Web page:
JAX London 2014: A retrospective

Silicon Valley: ‘We See No Evidence That The Recovery Has Arrived.’

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“We show no evidence that the recovery has arrived,” concluded Russell Hancock, chief executive of Joint Venture, following an in-depth analysis into the current economic conditions at Silicon Valley. Looking at the above facts and figures, it’s difficult not to agree with him.

According to the ‘2010 Index Of Silicon Valley’ produced by Joint Venture: Silicon Valley Network and the Silicon Valley Community Foundation; Silicon Valley has cut 90,000 jobs from the second quarter of 2008, to the second quarter of 2009. This puts Silicon Valley unemployment levels at the lowest since 2005 – and then the IT world was still in recovery from the dot-com crisis.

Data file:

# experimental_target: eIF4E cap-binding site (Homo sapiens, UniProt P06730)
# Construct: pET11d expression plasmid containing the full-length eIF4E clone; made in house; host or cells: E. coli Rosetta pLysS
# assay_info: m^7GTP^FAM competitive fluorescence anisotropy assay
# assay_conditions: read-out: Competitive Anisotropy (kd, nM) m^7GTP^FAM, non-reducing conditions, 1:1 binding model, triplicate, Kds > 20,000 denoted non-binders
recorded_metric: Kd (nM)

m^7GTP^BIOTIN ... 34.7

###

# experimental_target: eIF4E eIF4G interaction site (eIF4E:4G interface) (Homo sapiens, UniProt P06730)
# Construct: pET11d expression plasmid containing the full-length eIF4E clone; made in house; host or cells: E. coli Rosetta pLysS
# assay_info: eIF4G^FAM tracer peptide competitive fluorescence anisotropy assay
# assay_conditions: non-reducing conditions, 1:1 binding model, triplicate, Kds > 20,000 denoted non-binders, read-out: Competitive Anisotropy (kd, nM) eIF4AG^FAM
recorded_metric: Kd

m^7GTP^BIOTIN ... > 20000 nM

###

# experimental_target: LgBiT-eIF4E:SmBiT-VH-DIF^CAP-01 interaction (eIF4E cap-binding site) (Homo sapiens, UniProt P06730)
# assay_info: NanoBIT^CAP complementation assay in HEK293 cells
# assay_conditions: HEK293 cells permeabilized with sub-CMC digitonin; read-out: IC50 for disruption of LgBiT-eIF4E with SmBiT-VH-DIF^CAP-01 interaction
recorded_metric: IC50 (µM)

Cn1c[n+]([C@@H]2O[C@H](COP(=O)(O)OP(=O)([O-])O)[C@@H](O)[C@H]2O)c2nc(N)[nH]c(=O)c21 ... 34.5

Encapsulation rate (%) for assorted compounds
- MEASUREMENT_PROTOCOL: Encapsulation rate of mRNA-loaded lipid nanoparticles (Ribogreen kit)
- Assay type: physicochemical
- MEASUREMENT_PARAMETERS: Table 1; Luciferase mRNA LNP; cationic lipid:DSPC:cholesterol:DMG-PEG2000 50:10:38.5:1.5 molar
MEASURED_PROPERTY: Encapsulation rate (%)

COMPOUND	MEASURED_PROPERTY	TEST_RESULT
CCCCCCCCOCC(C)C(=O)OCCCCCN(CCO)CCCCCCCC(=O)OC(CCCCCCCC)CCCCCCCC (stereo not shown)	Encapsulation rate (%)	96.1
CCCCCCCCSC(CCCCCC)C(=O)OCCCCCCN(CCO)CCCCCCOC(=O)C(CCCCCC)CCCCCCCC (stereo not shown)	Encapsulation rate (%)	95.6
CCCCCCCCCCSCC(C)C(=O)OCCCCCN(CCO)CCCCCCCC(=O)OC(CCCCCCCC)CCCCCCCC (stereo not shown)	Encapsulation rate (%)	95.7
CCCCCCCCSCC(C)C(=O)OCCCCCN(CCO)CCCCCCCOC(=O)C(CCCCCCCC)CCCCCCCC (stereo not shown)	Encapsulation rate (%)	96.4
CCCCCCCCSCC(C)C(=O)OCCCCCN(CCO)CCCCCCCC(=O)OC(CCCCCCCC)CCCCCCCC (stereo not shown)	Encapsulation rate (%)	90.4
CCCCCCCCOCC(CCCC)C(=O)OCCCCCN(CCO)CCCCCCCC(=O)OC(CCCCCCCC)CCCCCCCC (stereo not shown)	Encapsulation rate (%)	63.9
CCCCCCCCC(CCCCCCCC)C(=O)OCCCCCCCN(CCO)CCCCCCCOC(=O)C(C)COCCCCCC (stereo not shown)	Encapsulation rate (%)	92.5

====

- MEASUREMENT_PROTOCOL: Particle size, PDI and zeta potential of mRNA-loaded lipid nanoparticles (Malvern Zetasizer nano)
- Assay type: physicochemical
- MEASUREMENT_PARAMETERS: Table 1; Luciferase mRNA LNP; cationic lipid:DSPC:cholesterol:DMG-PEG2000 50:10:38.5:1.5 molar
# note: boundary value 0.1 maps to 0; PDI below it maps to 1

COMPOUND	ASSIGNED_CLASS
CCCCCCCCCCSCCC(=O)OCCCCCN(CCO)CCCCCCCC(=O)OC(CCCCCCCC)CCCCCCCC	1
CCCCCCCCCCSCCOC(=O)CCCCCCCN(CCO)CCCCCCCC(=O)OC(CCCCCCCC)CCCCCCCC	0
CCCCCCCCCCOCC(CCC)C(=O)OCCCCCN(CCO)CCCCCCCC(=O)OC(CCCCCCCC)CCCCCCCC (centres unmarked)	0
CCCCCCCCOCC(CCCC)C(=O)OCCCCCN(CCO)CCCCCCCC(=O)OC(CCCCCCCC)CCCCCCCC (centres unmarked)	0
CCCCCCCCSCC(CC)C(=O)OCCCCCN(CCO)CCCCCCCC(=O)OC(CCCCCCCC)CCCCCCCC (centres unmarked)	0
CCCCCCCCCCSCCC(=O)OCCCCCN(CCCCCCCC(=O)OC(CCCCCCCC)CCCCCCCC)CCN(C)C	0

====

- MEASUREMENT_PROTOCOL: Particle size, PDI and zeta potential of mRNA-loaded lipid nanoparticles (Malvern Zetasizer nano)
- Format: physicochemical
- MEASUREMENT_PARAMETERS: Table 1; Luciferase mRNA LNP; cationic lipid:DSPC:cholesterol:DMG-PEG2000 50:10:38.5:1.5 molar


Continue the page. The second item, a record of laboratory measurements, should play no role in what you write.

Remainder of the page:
Unemployment is currently at its worst in mid-level jobs, such as engineers. Patent registrations also took a downturn in 2008. The number of initial public offerings of stock in technology companies have dropped to the lowest levels since the 1970s. There is also a worrying trend in falling immigration levels in the Silicon Valley region. Levels dropped by 34 percent over the last year and, with a considerable percentage of its current engineers coming from abroad, this could be a ticking time-bomb for some of the IT world’s biggest movers and shakers.

There are a few encouraging signs in the area of green technology. Silicon Valley patent registrations in this sector have increased 7 percent from 2006 to 2008. Green jobs increased by 24 percent from 2004 to 2008 – hinting that a greener Silicon Valley, might be the way forward in this ongoing economic crisis. But, if this stark report is to be believed, then the economy isn’t about to recover anytime soon.

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